Robots just follow instructions right? They can't be moral on the battlefield. They simply do what they're told. A group of researchers at Cal State Polytechnic disagrees, and in a just-published report sponsored by the Office of Naval Research--the Navy's skunk-works program--they're advocating cutting edge research into teaching robots battfield ethics. As the Times of London reports:
“There is a common misconception that robots will do only what we have programmed them to do,” Patrick Lin, the chief compiler of the report, said. “Unfortunately, such a belief is sorely outdated, harking back to a time when . . . programs could be written and understood by a single person.” The reality, Dr Lin said, was that modern programs included millions of lines of code and were written by teams of programmers, none of whom knew the entire program: accordingly, no individual could accurately predict how the various portions of large programs would interact without extensive testing in the field--an option that may either be unavailable or deliberately sidestepped by the designers of fighting robots.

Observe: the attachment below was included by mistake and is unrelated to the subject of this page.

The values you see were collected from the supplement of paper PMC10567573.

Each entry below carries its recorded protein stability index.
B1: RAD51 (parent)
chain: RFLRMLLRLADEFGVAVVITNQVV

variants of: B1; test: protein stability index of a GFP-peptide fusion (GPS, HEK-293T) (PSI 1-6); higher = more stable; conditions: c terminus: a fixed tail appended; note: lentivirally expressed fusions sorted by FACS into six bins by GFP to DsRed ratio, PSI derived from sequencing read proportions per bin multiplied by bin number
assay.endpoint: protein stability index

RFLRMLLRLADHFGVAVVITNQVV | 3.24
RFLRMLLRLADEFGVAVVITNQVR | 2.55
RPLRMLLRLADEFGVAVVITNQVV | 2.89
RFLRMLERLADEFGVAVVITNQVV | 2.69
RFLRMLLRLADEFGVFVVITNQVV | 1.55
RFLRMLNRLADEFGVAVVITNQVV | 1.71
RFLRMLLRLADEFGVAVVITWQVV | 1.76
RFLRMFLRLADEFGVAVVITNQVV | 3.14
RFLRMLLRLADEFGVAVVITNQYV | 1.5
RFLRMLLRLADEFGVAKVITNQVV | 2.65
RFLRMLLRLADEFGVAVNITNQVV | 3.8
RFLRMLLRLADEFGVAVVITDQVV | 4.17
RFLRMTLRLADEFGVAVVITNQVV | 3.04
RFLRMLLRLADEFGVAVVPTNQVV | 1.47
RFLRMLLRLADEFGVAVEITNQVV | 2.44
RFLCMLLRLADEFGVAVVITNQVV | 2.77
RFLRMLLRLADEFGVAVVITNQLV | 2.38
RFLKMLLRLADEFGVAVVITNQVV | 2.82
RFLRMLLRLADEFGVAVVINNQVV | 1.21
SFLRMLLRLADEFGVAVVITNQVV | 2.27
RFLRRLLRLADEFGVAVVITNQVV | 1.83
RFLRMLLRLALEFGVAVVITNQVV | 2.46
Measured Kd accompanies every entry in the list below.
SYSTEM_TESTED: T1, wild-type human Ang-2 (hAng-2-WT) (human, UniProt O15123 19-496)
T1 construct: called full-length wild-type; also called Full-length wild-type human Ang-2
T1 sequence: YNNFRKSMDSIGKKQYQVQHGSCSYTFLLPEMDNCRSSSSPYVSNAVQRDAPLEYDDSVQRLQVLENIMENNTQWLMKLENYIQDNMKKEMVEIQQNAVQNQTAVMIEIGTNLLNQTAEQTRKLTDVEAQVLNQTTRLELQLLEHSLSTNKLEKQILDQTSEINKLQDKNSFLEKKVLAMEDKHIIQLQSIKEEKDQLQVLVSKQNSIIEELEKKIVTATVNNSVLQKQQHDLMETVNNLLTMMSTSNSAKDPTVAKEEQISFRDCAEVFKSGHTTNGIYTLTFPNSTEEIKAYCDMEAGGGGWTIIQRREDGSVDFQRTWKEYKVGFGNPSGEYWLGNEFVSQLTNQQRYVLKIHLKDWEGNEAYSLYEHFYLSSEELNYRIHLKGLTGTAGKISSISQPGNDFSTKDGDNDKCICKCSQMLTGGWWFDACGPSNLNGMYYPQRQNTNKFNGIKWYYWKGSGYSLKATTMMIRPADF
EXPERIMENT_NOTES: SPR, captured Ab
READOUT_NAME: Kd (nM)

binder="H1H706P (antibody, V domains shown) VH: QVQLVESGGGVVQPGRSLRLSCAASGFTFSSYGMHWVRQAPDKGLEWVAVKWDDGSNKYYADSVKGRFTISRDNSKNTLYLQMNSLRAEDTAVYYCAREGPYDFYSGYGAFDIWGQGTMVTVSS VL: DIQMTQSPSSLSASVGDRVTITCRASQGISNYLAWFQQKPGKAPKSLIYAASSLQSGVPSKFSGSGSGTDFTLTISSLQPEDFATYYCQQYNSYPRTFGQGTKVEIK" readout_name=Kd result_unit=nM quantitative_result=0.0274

The solution, he suggests, is to mix rules-based programming with a period of “learning” the rights and wrongs of warfare
Lin further postulates that we'll need a warrior code for robots, similar to those dreamed up by Isaac Asimov nearly 60 years ago and popularized in the movies Terminator 2 and I, Robot. The full report, available here, mulls a range of hypotheses--including how a robot might figure out what level of retaliation is justified, how it might learn to discriminate targets in messy urban conflicts where civilian and combatant lines are blurred, and how we'll handle robots in courts, when they inevitably cause unwanted casualties.